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2015–2016 Renewed Core Pilot Courses

To fulfill the University’s Core Curriculum requirement, undergraduates must complete 15 three-credit courses, which they may select from a wide variety of offerings across the academic disciplines. For 2016–17, Boston College is introducing new interdisciplinary courses, open only to first-year students, that will help satisfy the CORE REQUIREMENTS. These pilot courses, categorized as either COMPLEX PROBLEMS courses or ENDURING QUESTIONS courses, will be taught collaboratively by two faculty members from different fields. You may register for a Core Pilot Course during your summer Orientation Session in consultation with your academic advisor.

THE CORE

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The centerpiece of Jesuit education has always been a common curriculum that emphasizes the study of defining works in the humanities, natural sciences, and social sciences. The Boston College Core is designed to provide a broad understanding of the forces that have shaped world history and culture, challenging students to think across the disciplines, to make good decisions, and to communicate effectively in an increasingly complex world.

To fulfill Core requirements, each student must complete:

  • 1 course in Arts—Fine Arts, Music, Theatre
  • 1 course in Cultural Diversity
  • 2 courses in History
  • 1 course in Literature—Classics, English, Germanic Studies, Romance Languages and Literatures, Slavic & Eastern Languages and Literatures
  • 1 course in Mathematics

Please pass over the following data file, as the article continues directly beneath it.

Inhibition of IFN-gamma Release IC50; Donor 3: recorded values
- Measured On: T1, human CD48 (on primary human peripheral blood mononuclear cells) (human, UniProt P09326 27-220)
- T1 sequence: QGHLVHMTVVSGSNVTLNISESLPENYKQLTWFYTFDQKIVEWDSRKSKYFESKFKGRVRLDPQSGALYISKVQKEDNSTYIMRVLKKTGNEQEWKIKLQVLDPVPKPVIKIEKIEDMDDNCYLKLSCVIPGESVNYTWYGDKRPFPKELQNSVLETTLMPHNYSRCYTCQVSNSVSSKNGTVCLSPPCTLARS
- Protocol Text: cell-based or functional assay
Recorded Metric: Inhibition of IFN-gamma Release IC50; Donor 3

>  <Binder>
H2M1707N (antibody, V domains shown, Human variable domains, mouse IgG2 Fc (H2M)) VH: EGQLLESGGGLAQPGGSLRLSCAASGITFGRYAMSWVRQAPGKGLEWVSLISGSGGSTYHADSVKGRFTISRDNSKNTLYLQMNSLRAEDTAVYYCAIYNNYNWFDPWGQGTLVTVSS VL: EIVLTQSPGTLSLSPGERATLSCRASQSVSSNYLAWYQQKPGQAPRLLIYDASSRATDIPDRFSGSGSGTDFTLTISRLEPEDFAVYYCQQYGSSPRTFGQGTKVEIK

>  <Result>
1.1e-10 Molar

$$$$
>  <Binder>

• 2 courses in Natural Science—Biology, Chemistry, Earth and Environmental Sciences, Physics
  • 2 courses in Philosophy
  • 2 courses in Social Science—Economics, Political Science, Psychology, Sociology
  • 2 courses in Theology
  • 1 course in Writing

Courses that satisfy Core requirements, by department

COMPLEX PROBLEMS COURSES

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Each of these six-credit courses, team-taught by professors from different disciplines, satisfies two Core requirements. Complex Problems courses consist of three 50-minute lecture classes and one 90-minute lab session each week. There will also be weekly evening meetings for reflection and integration, assisted by staff from the Division of University Mission and Ministry and the Office of Student Affairs. Enrollment in each Complex Problems course will be limited to 76 students.

ENDURING QUESTIONS COURSES

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These linked pairs of courses are taught by professors from different disciplines, who collaborate in choosing common readings and questions for consideration. The same group of students takes each class, which meets 150 minutes per week. Four evening meetings for reflection and integration will be scheduled over the course of the semester. Taken together, the courses are worth six credits and fulfill two Core requirements. Enrollment in each Enduring Questions course will be limited to the same 19 students in each pair of classes.

Play Planet in Peril video
Complex Problems | Fall 2016

PLANET IN PERIL: THE HISTORY AND FUTURE OF HUMAN IMPACTS ON THE PLANET

Prasannan Parthasarathi, History, and Juliet Schor, Sociology

Course description

HIST150501 / SOCY150901

This course addresses crises of climate, biodiversity, and the ecosystem from the perspectives of sociology and history. Its focus is on both causes and solutions (e.g., state policy, social movements, individual action, and social innovation). Students will examine ecological overshoot—what happens when humanity’s annual demand exceeds what the earth’s ecosystem can renew each year—and explore the roles of inequality, power, and the state. Topics to be covered include the Columbian exchange, forests, agriculture, water, climate change, toxins, and population.

1 History II + 1 Social Science

Prasannan Parthasarathi, professor, faculty page Juliet Schor, professor, faculty page